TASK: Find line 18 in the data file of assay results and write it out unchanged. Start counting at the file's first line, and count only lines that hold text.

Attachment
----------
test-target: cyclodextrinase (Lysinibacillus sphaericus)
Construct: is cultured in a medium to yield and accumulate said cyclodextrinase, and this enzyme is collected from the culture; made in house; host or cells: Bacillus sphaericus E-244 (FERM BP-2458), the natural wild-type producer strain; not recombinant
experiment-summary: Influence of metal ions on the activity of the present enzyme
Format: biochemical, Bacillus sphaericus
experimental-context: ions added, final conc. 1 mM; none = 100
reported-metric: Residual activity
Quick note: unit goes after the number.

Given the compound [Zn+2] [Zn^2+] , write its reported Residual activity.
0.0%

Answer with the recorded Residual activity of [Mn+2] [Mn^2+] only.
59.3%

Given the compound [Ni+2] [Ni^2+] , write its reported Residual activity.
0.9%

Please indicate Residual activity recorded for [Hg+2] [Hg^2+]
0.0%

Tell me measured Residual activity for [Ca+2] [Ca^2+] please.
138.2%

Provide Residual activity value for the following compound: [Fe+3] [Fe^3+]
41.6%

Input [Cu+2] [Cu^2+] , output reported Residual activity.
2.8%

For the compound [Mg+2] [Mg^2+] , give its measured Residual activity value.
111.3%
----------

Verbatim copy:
Provide Residual activity value for the following compound: [Fe+3] [Fe^3+]